* Fukushima preventable "man-made" disaster-panel
* Panel says quake damage cannot be ruled out as a cause
* Plant operator, regulators, prime minister all to blame
* Oldest plants may also be at risk from big quake
(Adds information on risk from earthquakes)
By Risa Maeda and Linda Sieg
TOKYO, July 5 Japan's Fukushima nuclear crisis
was a preventable disaster resulting from "collusion" among the
government, regulators and the plant operator, an expert panel
said on Thursday, wrapping up an inquiry into the worst nuclear
accident in 25 years.
Damage from the huge March 11, 2011, earthquake, and not
just the ensuing tsunami, could not be ruled out as a cause of
the accident, the panel added, a finding with serious potential
implications as Japan seeks to bring idled reactors on line.
The panel criticised the response of Fukushima Daiichi plant
operator Tokyo Electric Power Co, regulators and then Prime
Minister Naoto Kan, who quit last year after criticism of his
handling of a natural disaster that became a man-made crisis.
"The ... Fukushima Nuclear Power Plant accident was the
result of collusion between the government, the regulators and
Tepco, and the lack of governance by said parties," the panel
said in an English summary of a 641-page Japanese document.
The report - issued hours after a reactor began supplying
electricity to the grid for the first time in two months - put
an official imprimatur on criticism of the cosy ties that have
bound a powerful nexus of interests known as the "nuclear
Regulators, it said, had been reluctant to adopt global
safety standards that could have helped prevent the disaster in
which reactors melted down, spewing radiation and forcing about
150,000 people from their homes, many of whom will never return.
"Across the board, the Commission found ignorance and
arrogance unforgivable for anyone or any organisation that deals
with nuclear power. We found a disregard for global trends and a
disregard for public safety," the panel said.
The panel's finding that seismic damage may well have played
a role could affect the restart of reactors that were taken
offline, mostly for maintenance and safety checks, in the months
since Fukushima. Japan is one of the world's most quake-prone
"We have proved that it cannot be said that there would have
been no crisis without the tsunami," Katsuhiko Ishibashi, a
seismologist and panel member, said in the report.
The panel urged strict checks on all reactors against
guidelines set in 2006, and said Japan's 21 oldest reactors,
whose construction was approved before guidelines were set in
1981, may be at similar risk from a big quake as Fukushima
Experts have said that an active fault may lie under Kansai
Electric Power Co's Ohi plant in western Japan, whose No. 3 unit
began supplying electricity to the grid early on Thursday.
Ohi's No. 4 unit will come on line later this month after the
government approved the restarts to avoid a power shortage.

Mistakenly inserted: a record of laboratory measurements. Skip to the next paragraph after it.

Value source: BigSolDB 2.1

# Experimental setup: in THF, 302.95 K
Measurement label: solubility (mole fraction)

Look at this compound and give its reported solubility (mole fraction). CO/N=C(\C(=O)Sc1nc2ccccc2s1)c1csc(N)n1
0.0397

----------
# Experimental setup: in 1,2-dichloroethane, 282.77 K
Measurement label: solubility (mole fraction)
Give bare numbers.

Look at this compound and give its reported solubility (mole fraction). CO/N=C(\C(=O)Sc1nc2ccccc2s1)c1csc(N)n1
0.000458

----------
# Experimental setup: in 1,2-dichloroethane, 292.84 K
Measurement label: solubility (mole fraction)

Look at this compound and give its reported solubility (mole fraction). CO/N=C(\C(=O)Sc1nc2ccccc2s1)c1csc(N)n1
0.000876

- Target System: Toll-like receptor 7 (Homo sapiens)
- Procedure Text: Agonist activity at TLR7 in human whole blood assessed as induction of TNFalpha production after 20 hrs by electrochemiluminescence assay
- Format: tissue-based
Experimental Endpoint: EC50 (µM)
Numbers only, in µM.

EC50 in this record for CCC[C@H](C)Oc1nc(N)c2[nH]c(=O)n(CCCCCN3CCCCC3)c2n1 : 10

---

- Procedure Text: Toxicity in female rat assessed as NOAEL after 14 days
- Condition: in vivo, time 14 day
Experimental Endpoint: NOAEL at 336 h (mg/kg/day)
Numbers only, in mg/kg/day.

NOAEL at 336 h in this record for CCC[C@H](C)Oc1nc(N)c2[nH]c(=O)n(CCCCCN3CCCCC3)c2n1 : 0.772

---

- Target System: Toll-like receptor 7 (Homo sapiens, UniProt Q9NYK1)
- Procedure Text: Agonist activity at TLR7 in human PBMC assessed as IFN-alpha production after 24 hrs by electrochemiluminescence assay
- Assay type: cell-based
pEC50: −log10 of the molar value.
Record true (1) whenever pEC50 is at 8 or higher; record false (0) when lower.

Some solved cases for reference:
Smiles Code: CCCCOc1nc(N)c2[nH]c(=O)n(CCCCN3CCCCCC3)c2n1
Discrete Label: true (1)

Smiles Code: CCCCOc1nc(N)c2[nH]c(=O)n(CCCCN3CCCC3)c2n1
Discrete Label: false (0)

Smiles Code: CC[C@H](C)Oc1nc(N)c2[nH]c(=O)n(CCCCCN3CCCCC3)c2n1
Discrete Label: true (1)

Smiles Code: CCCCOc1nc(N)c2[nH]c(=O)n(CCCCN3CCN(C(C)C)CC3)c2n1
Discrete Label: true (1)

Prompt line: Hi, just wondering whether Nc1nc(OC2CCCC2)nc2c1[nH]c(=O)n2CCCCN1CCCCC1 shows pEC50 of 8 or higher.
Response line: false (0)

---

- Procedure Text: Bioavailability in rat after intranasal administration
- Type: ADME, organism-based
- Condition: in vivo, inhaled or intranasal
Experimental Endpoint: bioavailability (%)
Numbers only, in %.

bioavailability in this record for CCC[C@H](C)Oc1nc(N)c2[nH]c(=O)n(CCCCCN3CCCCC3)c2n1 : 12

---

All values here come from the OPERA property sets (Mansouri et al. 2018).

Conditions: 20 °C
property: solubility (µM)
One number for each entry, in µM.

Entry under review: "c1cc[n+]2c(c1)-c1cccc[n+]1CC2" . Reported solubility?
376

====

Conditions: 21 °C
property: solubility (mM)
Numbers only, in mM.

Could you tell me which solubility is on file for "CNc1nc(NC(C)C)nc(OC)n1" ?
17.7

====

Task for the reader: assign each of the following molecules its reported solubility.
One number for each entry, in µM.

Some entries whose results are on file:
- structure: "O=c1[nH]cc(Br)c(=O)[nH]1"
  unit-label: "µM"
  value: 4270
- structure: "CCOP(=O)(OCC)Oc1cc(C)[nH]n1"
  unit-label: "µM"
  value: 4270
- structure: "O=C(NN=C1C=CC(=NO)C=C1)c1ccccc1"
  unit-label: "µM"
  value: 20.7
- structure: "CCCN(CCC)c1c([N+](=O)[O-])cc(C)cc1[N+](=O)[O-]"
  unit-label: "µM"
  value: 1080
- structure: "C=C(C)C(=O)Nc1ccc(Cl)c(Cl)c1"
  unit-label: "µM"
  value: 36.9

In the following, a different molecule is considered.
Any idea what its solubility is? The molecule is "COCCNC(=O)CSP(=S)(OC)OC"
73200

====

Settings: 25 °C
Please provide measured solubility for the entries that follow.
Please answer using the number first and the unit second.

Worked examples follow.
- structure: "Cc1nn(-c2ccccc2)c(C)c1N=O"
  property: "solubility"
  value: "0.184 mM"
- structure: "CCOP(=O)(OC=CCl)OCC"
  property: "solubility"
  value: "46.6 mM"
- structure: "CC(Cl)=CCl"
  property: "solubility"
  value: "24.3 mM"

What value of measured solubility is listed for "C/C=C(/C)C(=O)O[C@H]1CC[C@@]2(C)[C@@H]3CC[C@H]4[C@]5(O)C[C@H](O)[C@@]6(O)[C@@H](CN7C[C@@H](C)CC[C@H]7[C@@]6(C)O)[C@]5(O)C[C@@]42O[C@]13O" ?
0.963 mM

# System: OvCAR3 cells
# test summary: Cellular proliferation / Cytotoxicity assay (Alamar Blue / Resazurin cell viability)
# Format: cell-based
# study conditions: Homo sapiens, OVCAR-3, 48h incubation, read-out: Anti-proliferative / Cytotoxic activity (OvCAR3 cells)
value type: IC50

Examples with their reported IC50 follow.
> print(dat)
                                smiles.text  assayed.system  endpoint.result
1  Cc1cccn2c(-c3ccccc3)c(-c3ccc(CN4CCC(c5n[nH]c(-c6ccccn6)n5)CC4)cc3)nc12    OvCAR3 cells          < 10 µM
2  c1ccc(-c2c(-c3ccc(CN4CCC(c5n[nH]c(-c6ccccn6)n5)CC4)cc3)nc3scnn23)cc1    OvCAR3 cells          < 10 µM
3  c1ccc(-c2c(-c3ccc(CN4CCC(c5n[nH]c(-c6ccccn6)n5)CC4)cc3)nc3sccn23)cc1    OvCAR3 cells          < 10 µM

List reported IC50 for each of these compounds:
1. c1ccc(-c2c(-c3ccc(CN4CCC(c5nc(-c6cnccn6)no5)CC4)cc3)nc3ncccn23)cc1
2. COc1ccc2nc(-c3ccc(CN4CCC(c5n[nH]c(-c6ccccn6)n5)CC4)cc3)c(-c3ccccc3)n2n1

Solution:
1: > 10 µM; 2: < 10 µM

"This means that all of Japan's reactors are vulnerable and
require retro-fitting, calling into question the hasty decision
of the (Prime Minister Yoshihiko) Noda cabinet to restart
reactors before getting the lessons of Fukushima," said Jeffrey
Kingston, Asia studies director at Temple University in Tokyo.
The report by the experts - one of three panels looking into
the Fukushima disaster - follows a six-month investigation
involving more than 900 hours of hearings and interviews with
more than 1,100 people, the first such inquiry of its kind.
Many of the shocking details of the disaster, including
operator Tokyo Electric Power Co's (Tepco) failure to prepare
for a big tsunami and the chaotic response by the utility and
government, have already been made public.
In an effort to repair tattered public trust in the
regulatory regime, the government will in a few months set up a
more independent nuclear watchdog that will then draft new
The report pointed to numerous missed opportunities to take
steps to prevent the disaster, citing lobbying by the nuclear
power companies as well as a "safety myth" mindset that
permeated the industry and the regulatory regime as among the
reasons for the failure to be prepared.
Resource-poor Japan has for decades promoted nuclear power
as safe, cheap and clean. Atomic energy supplied nearly 30
percent of electricity needs before the disaster.
"As a result of inadequate oversight, the SA (Severe
Accident) countermeasures implemented in Japan were practically
ineffective compared to the countermeasures in place abroad, and
actions were significantly delayed as a result," it said.
Tepco came under heavy criticism in the report, partly for
putting cost-cutting steps ahead of safety as nuclear power
became less profitable over the years. "While giving lip service
to a policy of 'safety first', in actuality, safety suffered at
the expense of other management priorities," the team said.
In a report on its internal investigation issued last month,
Tepco denied responsibility, saying the big "unforeseen" tsunami
was to blame - though it admitted that in hindsight it was
Tepco, struggling under huge costs for compensation, cleanup
and decommissioning, was effectively nationalised last month
with a 1 trillion yen ($12.53 billion) injection of public
The panel also said it had found no evidence to back up
Kan's allegation that Tepco had planned to abandon the
tsunami-ravaged plant as the crisis risked spinning out of
But fans of Kan, a former civic activist who angered the
powerful nuclear industry when he became a harsh critic of
atomic power after the disaster, questioned that finding.
"I think the crisis would have been far worse if Kan hadn't
intervened," Temple University's Kingston said.
($1 = 79.7950 yen)
(Editing by Robert Birsel)